First, place the carbon at the lowest point in the mold and work it upwards. This should take you 10 minutes. Again, take your time. We are making a very high performance part and detailed work is essential.

Step 44: Leading Edge Layup - Debulking & Don't Stick Together

With the first ply in place, we need to perform something called 'debulking.' Debulking compacts the ply against the mold with a vacuum bag. We need to do this for each ply placed in the mold. Your effort will be rewarded.

So, let's make another vacuum bag! Pictured above is the first step. Vacuum bagging always comes back to the basics - don't stick together, air flow, & compaction.

Don't Stick Together

We applied mold release to the mold, so the ply won't stick to the mold. Done. Next, put red perforated release film on top of the first carbon ply. This has holes in it and allows the air to flow to the vacuum pump. Notice, I have two pieces of red perforated release with a 0.5" overlap in the center. This allows the perforated release film to move as pressure is applied.

Secure edges of perforated release film with flash tape.

Step 45: Leading Edge Layup - Air Flow

Air Flow

Place two pieces of white polyester peel ply on top of red perforated release film. This layer will function as a 'breather.' This provides additional space for air to flow. Tape edges with flash tape.

Step 46: Leading Edge Layup - Flash Tape Perimeter

Place flash tape around the perimeter of the mold.

Step 47: Leading Edge Layup - Sealant Tape

Apply sealant tape on top of the flash tape around the perimeter of the mold. This should be one continuous piece of sealant tape. When you approach a direction change, tear adhesive backing and continue in the new direction.

Step 48: Leading Edge Layup - Vacuum Bag Debulking

Compaction

The vacuum bag we are using does not stretch, therefore, we need to add expansion joints or 'pleats' in areas of high vacuum bag tension. Pleats are folds of extra vacuum bag that are typically 3" tall (easier to make if pleats are 3"). Areas of high vacuum bag tension occur in the curvatures of the mold. In this mold the lower left and right curves need pleats. See note in picture.

Connect to vacuum pump and debulk at 20 inches of vacuum for 15 minutes. This compacts the ply to the mold.

Step 49: Leading Edge Layup - Remove Vacuum Bag

It is necessary to debulk three more times, so we'll reuse this vacuum bag. Remove bag on one side and leave it attached on the opposite side.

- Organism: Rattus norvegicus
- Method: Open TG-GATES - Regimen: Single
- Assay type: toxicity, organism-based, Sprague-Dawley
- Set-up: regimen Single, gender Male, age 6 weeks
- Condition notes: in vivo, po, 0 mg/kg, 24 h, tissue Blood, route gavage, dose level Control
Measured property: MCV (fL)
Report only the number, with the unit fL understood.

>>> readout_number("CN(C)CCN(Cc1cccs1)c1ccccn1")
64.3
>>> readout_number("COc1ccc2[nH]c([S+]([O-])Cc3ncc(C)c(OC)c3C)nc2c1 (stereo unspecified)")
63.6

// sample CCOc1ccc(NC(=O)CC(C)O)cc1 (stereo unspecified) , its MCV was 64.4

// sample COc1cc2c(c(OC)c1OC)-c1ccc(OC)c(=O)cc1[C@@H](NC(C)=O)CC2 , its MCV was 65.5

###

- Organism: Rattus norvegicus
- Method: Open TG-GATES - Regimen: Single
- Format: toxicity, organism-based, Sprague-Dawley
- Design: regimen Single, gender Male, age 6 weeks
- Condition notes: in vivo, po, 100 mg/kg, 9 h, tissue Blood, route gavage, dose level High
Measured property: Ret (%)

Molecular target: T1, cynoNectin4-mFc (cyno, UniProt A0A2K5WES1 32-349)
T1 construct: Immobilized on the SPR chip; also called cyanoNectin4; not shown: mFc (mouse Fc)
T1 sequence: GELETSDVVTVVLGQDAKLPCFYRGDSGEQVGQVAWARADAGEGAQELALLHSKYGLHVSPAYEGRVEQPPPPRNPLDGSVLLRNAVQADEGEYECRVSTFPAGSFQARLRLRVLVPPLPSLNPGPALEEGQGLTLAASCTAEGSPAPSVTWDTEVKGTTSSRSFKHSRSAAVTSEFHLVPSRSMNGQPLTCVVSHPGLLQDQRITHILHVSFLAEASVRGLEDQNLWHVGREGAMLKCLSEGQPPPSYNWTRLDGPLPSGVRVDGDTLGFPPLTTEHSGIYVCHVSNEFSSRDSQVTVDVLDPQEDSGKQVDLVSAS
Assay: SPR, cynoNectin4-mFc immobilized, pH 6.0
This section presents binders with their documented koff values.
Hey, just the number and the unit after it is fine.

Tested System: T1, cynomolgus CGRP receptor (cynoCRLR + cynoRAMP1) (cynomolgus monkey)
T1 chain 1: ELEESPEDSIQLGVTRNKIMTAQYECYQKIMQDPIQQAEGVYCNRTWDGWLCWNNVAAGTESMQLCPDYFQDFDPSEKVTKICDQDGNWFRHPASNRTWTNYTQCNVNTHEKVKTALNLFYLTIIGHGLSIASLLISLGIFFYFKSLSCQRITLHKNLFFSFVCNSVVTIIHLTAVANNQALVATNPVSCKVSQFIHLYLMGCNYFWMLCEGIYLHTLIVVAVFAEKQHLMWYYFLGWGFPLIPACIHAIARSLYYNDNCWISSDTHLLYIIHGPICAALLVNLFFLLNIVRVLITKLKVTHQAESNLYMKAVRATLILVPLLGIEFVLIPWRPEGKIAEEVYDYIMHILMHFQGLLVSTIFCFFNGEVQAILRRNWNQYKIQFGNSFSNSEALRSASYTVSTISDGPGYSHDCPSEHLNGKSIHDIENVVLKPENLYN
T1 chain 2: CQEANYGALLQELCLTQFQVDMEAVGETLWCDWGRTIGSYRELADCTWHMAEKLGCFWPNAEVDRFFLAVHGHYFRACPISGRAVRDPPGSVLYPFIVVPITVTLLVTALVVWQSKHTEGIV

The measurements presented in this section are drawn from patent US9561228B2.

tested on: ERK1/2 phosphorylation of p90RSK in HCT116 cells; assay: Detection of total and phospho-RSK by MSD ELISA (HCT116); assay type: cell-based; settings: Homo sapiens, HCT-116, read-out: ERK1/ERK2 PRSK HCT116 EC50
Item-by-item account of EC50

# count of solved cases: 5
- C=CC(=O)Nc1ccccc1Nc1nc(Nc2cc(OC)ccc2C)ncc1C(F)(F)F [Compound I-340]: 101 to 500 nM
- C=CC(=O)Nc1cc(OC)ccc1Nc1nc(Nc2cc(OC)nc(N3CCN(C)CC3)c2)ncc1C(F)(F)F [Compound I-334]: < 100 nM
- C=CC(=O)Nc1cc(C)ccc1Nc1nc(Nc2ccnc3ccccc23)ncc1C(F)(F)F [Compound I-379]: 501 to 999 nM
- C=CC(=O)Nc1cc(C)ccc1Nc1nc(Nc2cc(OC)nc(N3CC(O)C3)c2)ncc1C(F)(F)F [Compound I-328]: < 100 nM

Carefully raise breather and peel ply layers and check out your compacted first layer! Boom. This is a fairly extreme geometry for the carbon to conform to, so we're starting at the pro level right off the bat. Sweetness. You can do it.

Step 50: Leading Edge Layup - Ply 2

Repeat steps for the first ply and layup and debulk ply 2.

Step 51: Leading Edge Layup - Doubler

The next layer of carbon is called a 'doubler.' A doubler provides additional support to the edges of the leading edge while also bonding to the honeycomb core. We need additional thickness (plies) at the edge because this leading edge is joined using fasteners.

Pictured are the doublers. Layup doublers and debulk. Whoo hooo

Step 52: Leading Edge Layup - Honeycomb Core

Prepare the honeycomb core with film adhesive by lightly abrading film adhesive with red Scotch Bright.

Place honeycomb core with film adhesive in center of mold and place another layer of film adhesive on top. Take your time to carefully work the film adhesive around the honeycomb core.

Debulk, dude.

Step 53: Leading Edge Layup - Honeycomb Core Debulked

This is what the honeycomb core with film adhesive looks like debulked.

Step 54: Leading Edge Layup - Doublers

Add doublers around perimeter of honeycomb core with film adhesive. Doublers don't extend to the very top of the mold because this will be trimmed from the final part.

Step 55: Leading Edge Layup - Last Two Layers!

Add the last two layers of carbon one layer at a time. It should take you 10 minutes to work each layer into place. Take your time. Don't rush.

No need to debulk, since we will be making our final vacuum bag!

Step 56: Leading Edge Layup - Final Bag

Cut 5 pieces of white polyester peel ply and place them like this. Overlap edges by .25".

Step 57: Leading Edge Layup - Final Bag

Remove old vacuum bag and apply new sealant tape to perimeter.

Step 58: Leading Edge Layup - Final Bag Perforated Release Film

Place a layer perforated release film.

I should have cut this perforated release film into two pieces to allow for expansion. My bad.

Step 59: Leading Edge Layup - Final Bag Breather

Add a layer of breather. This allows air and volatiles to escape the composite while providing compaction pressure.

Step 60: Leading Edge Layup - Final Bag = DONE

Ensure the final vacuum bag doesn't have any holes coming off the stock roll and make the final vacuum bag. Add a thermocouple. Place pleats in areas of high curvature. Ensure there are no leaks by using flow meters, gauges, and audible leak detectors.

Step 61: Leading Edge Cure

Cure part at 250 degrees Fahrenheit for 90 minutes. Ramp up rate should be 2 - 8 degrees F per minute. Ramp down rate should be 2 - 8 degrees F per minute until 150 degrees F.

Step 62: Leading Edge Demolded